Finding “paid audience member” results also includes other listings, which is quite disappointing since the site does offer a comprehensive and up-to-date list of gigs in the entertainment industry.

4. StandingRoomOnly.TV

You’ll need to register to access the casting lists on SRO, but they do have a lot of paid ones.

Instead of a gig-based fee, Standing Room Only lists paid audience member gigs with an hourly fee, so you’ll see listings with $10 to $20, then details for how long each show will be.

5. 1iota.com

If you’re after the experience and don’t really care if you get paid to be an audience member of your favorite show, 1iota.com is where tickets to all other popular shows are found.

The process of reserving a seat varies by show, so better check out each one.

Some examples of popular shows include:

Sometimes, you might find a paid gig, but it’s rare since the shows listed here are in-demand throughout the year.

6. AuditionsFree

AuditionsFree works similar to Backstage.com in that you can search for “audience” and you can see casting calls for audience members.

However, not all of these are paid. The ticket will be free, though, so at least you get to watch for free.

Important things to Know to Get Paid to be an Audience Member

Before seeking out tickets to shows, you should take note of the following:

  • Age requirement: Most TV shows require adults (18 and above) for audience members, but family-oriented shows may allow kids (from 10 to 18). If you plan to go with your kid or younger family member, make sure to check a show’s age requirement before making a reservation.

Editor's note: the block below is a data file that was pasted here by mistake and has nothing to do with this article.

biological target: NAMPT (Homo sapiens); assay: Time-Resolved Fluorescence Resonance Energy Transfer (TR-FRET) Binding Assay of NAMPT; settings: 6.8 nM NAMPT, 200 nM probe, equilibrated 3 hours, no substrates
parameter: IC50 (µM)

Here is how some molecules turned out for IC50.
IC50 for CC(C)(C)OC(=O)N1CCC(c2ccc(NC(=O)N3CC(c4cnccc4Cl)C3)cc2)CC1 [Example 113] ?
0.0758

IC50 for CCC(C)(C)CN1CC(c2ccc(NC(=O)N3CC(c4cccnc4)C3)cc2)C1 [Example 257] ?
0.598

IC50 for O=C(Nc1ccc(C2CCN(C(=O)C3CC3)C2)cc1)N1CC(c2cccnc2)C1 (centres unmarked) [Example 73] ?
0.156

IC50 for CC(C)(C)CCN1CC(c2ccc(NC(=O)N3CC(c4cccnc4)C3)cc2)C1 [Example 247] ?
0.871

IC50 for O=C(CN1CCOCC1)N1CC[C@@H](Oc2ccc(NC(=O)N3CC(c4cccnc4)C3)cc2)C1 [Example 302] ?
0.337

• Location: While TV shows usually have their headquarters already in place, some shows can switch locations every now and then. They may be some instances where the show would travel to another city or even another country.
  • Dress code: Most shows require their audience members to dress business casual. Some are particular with colors (no busy patterns or neon), while others just list clothes that are not allowed (shorts, tank tops, short skirts, hats, etc.). Of course, during themed shows, you might see specific requests such as ‘nightclub wardrobe,’ ‘Halloween costume,’ and so on.

Things to Expect on the Day of Filming

  • Arrive early. The show isn’t going to wait for your arrival. In most cases, you’ll be in line for a couple of hours, and shows typically recommend audience members to be in the studio or venue 30 to 45 minutes prior to the check-in time on your ticket. Plus, almost every TV show have standby tickets given to other people, which means it wouldn’t be surprising to be bumped off your slot by other audience members.
  • Bring your ID and ticket with you. Most of these tickets are non-transferable, so they’ll be checking your identity before entry.
  • Food isn’t allowed inside. Better eat a big meal before call time, unless of course food is included as an incentive. Your best bet is a water bottle, which you can keep inside your bag.
  • Actually, plenty of things aren’t allowed inside. Big bags like luggage or travel backpacks are typically not allowed, and there’s usually no baggage check to leave them. Laptops and professional cameras are usually prohibited, and smartphones and other electronic devices are typically switched off.